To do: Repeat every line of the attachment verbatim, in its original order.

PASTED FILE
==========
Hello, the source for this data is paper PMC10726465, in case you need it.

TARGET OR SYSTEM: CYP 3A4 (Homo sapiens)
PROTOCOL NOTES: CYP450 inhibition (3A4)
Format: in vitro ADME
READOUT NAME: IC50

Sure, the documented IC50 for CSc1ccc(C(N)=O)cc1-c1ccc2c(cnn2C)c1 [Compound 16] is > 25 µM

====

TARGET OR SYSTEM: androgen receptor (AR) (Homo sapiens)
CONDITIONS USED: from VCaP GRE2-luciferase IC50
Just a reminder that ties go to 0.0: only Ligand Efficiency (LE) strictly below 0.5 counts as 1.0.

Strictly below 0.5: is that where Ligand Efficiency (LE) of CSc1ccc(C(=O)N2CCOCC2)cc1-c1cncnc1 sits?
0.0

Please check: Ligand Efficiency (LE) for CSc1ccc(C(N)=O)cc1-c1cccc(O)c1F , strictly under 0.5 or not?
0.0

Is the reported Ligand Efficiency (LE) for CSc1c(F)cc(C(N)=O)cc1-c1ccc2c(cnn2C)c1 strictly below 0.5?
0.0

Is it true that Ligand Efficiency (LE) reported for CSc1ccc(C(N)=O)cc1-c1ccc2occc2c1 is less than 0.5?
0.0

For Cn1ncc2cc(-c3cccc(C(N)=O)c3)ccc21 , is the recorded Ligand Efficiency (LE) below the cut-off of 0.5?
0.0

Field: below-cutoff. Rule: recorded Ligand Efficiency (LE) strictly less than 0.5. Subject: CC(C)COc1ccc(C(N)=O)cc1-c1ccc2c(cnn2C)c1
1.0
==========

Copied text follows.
Hello, the source for this data is paper PMC10726465, in case you need it.

TARGET OR SYSTEM: CYP 3A4 (Homo sapiens)
PROTOCOL NOTES: CYP450 inhibition (3A4)
Format: in vitro ADME
READOUT NAME: IC50

Sure, the documented IC50 for CSc1ccc(C(N)=O)cc1-c1ccc2c(cnn2C)c1 [Compound 16] is > 25 µM

====

TARGET OR SYSTEM: androgen receptor (AR) (Homo sapiens)
CONDITIONS USED: from VCaP GRE2-luciferase IC50
Just a reminder that ties go to 0.0: only Ligand Efficiency (LE) strictly below 0.5 counts as 1.0.

Strictly below 0.5: is that where Ligand Efficiency (LE) of CSc1ccc(C(=O)N2CCOCC2)cc1-c1cncnc1 sits?
0.0

Please check: Ligand Efficiency (LE) for CSc1ccc(C(N)=O)cc1-c1cccc(O)c1F , strictly under 0.5 or not?
0.0

Is the reported Ligand Efficiency (LE) for CSc1c(F)cc(C(N)=O)cc1-c1ccc2c(cnn2C)c1 strictly below 0.5?
0.0

Is it true that Ligand Efficiency (LE) reported for CSc1ccc(C(N)=O)cc1-c1ccc2occc2c1 is less than 0.5?
0.0

For Cn1ncc2cc(-c3cccc(C(N)=O)c3)ccc21 , is the recorded Ligand Efficiency (LE) below the cut-off of 0.5?
0.0

Field: below-cutoff. Rule: recorded Ligand Efficiency (LE) strictly less than 0.5. Subject: CC(C)COc1ccc(C(N)=O)cc1-c1ccc2c(cnn2C)c1
1.0